Reason for choosing Rome
For a long time, Rome had been on my travel bucket list. I think Rome is every historian, every writer and every wanderer’s dream destination. It helps that I love Italian food and so the push to book my holiday came from the direct orders of my stomach.
City of marble
Romans have used Italian marble for thousands of years, and in the modern day Rome, this tradition continues. Everywhere I turned, I saw something made of marble, whether it was the floor in a restaurant or my hotel staircase. I spent a lot of my time, touching, feeling, and admiring the marble work.
Off-peak season travel
Remnants of summer lingered even during mid-November, with lukewarm temperature and sunny days and only becoming cooler in the evenings. In other words, it was a good time to visit during the off-peak season. To say Rome is popular with the tourists, is a huge understatement. Even during the off-peak season, it still draws a crowd, perhaps not as big as the summertime.
The most popular spot
Out of all the landmarks I visited, Trevi fountain attracts the biggest crowd. It is one of the most popular places in Rome for tourists to hang out with their selfie sticks and gelatos. The place is buzzing; from selfie posers to those sitting on the marble benches staring philosophically at the fountain.
On my first visit, my reaction to the Trevi fountain was disappointment. Trevi fountain is incredibly stunning to look at, but it is only almost ruined by the heaving crowd that gathers unsightly around the basin of the fountain, making it hard to reflect on its beauty and history.
Rome is definitely a haven for foodies and sweet toothers. In the photo above, I enjoyed a plate of delicious gnocchi one evening. Breakfast in my hotel was my favourite start to the day. Every morning I looked forward to a fresh pastry (filled with either chocolate or jam) and a delicious cup of cappuccino. When I got back home, my usual breakfast consisting of cereal and instant coffee suddenly paled in comparison.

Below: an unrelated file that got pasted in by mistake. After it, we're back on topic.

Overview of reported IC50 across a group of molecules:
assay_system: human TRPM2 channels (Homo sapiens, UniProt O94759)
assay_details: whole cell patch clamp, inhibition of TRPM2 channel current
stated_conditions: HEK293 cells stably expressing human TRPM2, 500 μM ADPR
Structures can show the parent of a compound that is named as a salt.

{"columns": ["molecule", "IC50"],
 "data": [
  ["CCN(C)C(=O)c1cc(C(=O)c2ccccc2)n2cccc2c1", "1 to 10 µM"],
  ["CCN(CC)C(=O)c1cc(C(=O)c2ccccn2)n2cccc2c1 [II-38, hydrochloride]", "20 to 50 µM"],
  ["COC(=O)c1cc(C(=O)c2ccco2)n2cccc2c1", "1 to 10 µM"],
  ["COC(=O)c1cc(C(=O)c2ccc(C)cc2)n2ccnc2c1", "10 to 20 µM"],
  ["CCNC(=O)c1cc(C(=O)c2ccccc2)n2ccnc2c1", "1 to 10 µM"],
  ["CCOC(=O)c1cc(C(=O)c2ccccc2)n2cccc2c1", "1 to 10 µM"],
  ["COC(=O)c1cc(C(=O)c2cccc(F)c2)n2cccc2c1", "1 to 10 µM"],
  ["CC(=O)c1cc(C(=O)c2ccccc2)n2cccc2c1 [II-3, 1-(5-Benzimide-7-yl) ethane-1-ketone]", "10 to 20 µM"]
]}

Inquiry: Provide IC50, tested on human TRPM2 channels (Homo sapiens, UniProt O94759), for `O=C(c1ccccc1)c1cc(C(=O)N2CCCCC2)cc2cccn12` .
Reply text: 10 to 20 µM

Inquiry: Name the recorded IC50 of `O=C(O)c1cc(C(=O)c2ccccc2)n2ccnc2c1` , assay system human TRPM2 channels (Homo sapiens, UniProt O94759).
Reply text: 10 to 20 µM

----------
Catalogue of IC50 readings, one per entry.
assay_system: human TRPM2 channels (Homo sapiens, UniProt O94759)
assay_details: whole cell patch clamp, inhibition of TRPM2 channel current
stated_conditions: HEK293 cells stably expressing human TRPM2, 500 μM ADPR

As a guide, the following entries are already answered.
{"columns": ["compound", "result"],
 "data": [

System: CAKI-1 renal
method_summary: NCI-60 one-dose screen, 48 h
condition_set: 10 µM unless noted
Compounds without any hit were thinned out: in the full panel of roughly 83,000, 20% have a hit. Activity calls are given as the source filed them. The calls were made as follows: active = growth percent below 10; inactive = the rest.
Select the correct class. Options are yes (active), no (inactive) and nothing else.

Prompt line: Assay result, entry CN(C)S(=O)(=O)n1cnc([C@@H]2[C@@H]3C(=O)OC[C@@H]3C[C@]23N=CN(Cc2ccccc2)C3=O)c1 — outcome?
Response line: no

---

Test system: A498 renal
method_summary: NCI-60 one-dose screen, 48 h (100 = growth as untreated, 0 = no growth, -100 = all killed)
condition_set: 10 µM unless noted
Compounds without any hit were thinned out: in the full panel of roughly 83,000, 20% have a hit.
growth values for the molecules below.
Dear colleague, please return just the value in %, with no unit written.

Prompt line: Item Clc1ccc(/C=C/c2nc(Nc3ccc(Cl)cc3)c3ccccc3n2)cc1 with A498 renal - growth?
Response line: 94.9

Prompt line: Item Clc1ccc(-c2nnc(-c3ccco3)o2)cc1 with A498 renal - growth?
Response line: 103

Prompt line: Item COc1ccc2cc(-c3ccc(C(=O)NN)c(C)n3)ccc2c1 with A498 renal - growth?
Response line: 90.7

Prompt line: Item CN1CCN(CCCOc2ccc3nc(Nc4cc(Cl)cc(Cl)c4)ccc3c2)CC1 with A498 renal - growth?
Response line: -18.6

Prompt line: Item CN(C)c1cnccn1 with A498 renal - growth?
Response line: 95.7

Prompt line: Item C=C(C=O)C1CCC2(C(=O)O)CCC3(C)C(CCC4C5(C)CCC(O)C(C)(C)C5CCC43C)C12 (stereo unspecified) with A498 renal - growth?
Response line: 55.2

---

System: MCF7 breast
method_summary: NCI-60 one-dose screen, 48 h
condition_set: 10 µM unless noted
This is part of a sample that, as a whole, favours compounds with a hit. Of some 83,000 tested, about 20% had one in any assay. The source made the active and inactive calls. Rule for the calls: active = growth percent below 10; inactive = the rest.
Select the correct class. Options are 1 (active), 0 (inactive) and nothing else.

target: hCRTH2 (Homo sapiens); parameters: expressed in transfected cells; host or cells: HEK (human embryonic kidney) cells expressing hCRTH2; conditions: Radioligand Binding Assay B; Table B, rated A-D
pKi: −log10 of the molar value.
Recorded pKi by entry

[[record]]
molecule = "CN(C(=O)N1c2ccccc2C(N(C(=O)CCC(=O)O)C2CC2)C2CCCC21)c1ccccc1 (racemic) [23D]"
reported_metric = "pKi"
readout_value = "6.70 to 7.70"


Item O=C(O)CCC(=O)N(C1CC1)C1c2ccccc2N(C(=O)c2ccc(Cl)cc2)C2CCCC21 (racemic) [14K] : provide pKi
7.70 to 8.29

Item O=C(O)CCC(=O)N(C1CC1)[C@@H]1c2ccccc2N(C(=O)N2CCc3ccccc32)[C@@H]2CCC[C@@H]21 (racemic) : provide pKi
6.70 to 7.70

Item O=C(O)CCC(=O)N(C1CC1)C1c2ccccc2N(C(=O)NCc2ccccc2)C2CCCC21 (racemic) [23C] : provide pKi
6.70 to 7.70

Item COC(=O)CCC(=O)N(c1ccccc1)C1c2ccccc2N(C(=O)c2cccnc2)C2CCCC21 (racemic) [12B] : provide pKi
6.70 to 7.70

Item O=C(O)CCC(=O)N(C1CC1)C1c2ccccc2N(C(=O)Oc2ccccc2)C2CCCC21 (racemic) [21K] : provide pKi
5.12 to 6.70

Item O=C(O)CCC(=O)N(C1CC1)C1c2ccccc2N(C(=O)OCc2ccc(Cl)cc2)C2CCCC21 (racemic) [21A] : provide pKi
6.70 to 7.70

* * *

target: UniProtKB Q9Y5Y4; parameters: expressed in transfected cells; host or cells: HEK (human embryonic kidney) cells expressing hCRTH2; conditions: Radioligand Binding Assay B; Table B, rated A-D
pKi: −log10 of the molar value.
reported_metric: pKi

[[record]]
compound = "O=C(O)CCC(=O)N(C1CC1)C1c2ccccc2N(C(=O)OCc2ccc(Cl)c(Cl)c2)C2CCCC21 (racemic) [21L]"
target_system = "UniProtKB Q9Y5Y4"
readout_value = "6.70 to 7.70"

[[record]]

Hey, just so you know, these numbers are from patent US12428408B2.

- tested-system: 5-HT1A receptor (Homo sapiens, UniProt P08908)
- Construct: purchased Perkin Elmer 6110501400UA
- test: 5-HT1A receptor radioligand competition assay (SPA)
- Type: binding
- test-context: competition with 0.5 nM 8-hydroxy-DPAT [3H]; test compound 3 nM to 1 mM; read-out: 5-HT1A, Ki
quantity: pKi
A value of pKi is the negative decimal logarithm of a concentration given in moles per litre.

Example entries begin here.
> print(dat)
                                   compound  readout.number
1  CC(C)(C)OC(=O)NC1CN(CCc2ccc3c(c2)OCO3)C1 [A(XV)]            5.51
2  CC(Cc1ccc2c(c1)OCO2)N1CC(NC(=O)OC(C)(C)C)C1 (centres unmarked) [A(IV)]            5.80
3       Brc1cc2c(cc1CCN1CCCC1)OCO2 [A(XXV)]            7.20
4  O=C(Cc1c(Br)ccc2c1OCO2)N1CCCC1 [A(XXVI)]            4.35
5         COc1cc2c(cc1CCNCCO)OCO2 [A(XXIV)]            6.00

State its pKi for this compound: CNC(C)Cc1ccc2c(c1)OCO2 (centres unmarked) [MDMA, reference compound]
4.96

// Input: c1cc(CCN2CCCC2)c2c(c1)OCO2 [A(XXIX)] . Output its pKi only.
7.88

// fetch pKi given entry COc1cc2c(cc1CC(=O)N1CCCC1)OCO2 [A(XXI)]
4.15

In Rome, I enjoyed taking leisurely strolls while eating a gelato. Everywhere I laid my eyes on, I found gorgeous buildings with such ornate detailing on its façade. On some occasions, I resisted the urge to whip out my phone to take photos, insisting that I should enjoy the moment in absolute silence.
Like any major cities around the world, Rome is hectic, busy, and rushed. The drivers don’t like to stop at the zebra crossing but will do so reluctantly. They won’t stop until you step onto the road. But do be careful when crossing the roads.
The metro and bus system is pretty good here, and I used it often, especially to get to the Vatican city. One of the best things about travelling on buses was that it afforded me some minutes to observe the locals. There were tired, vacant looking workers going home; energetic and giggling students who finished school for the day; and Italians from other cities visiting Rome that boarded the bus. And also some tourists like myself, hoping to get off at the right stop.
My favourite moment
There is one place in all of Rome that has my heart, and that place is the Church of St. Ignatius of Loyola at Campus Martius. I came across it quite by accident. The interior of the church is sumptuously bedecked in baroque fashion. It is eruptively dark, only lit by low lights, allowing some spaces to be shaded. With heavily painted ceiling like that of Sistine chapel, to the opulently decorated alter, to the high marbled columns, every corner and space evoke gothic mood. There is a feeling of serenity floating in this place and I can imagine somebody sitting on a pew, contemplating the wonders of life. To top it off, there was this quiet music playing, like a combination of piano and harps. It was almost choral and ethereal. I wonder if the music is played every evening.
It is near the Pantheon if anyone is interested.
Will there be a next time?
Yes, I’ve only just scratched the surface.